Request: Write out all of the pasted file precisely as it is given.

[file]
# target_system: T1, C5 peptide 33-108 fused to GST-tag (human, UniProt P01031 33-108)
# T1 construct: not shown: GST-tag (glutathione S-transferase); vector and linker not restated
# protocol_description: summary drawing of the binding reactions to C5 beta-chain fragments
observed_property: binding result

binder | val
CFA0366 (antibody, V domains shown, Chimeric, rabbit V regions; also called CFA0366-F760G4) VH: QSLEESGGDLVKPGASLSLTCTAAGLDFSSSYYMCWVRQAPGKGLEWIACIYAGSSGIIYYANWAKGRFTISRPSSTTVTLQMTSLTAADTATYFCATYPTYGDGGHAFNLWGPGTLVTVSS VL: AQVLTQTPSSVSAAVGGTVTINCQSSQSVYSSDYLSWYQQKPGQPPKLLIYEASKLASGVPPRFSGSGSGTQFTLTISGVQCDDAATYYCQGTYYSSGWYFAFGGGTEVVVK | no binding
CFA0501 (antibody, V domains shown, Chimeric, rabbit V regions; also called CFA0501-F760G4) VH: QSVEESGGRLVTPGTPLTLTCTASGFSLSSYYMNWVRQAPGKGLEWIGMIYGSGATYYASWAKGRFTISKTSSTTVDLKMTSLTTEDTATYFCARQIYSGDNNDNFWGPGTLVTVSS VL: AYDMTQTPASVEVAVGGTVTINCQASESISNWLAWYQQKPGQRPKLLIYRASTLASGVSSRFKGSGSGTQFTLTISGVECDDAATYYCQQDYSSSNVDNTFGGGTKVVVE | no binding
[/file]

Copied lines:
# target_system: T1, C5 peptide 33-108 fused to GST-tag (human, UniProt P01031 33-108)
# T1 construct: not shown: GST-tag (glutathione S-transferase); vector and linker not restated
# protocol_description: summary drawing of the binding reactions to C5 beta-chain fragments
observed_property: binding result

binder | val
CFA0366 (antibody, V domains shown, Chimeric, rabbit V regions; also called CFA0366-F760G4) VH: QSLEESGGDLVKPGASLSLTCTAAGLDFSSSYYMCWVRQAPGKGLEWIACIYAGSSGIIYYANWAKGRFTISRPSSTTVTLQMTSLTAADTATYFCATYPTYGDGGHAFNLWGPGTLVTVSS VL: AQVLTQTPSSVSAAVGGTVTINCQSSQSVYSSDYLSWYQQKPGQPPKLLIYEASKLASGVPPRFSGSGSGTQFTLTISGVQCDDAATYYCQGTYYSSGWYFAFGGGTEVVVK | no binding
CFA0501 (antibody, V domains shown, Chimeric, rabbit V regions; also called CFA0501-F760G4) VH: QSVEESGGRLVTPGTPLTLTCTASGFSLSSYYMNWVRQAPGKGLEWIGMIYGSGATYYASWAKGRFTISKTSSTTVDLKMTSLTTEDTATYFCARQIYSGDNNDNFWGPGTLVTVSS VL: AYDMTQTPASVEVAVGGTVTINCQASESISNWLAWYQQKPGQRPKLLIYRASTLASGVSSRFKGSGSGTQFTLTISGVECDDAATYYCQQDYSSSNVDNTFGGGTKVVVE | no binding